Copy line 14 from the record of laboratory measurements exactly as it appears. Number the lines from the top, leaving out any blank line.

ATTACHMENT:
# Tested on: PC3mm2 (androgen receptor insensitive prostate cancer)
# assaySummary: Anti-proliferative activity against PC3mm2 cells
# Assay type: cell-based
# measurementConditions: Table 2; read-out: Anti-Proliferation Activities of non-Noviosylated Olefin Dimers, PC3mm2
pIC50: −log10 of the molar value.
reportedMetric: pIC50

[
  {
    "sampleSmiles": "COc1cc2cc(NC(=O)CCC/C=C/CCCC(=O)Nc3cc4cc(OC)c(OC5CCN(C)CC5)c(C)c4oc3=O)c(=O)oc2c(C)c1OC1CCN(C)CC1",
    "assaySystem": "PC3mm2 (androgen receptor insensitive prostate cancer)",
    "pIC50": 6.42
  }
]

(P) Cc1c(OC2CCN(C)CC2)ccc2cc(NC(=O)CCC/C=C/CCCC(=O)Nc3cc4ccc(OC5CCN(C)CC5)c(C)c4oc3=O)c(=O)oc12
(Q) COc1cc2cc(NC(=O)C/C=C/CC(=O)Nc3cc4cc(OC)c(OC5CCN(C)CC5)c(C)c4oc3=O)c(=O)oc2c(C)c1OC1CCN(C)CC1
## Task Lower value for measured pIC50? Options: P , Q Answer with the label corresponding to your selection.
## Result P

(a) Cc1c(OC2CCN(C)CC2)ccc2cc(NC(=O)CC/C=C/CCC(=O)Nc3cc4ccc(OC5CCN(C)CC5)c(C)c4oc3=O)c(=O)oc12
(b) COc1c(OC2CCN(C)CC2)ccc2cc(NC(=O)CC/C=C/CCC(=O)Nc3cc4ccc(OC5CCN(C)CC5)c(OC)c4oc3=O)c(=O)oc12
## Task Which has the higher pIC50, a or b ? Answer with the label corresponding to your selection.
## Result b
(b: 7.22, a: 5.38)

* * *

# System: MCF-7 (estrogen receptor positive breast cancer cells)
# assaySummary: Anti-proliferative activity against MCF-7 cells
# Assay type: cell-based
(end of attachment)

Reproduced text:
(P) Cc1c(OC2CCN(C)CC2)ccc2cc(NC(=O)CCC/C=C/CCCC(=O)Nc3cc4ccc(OC5CCN(C)CC5)c(C)c4oc3=O)c(=O)oc12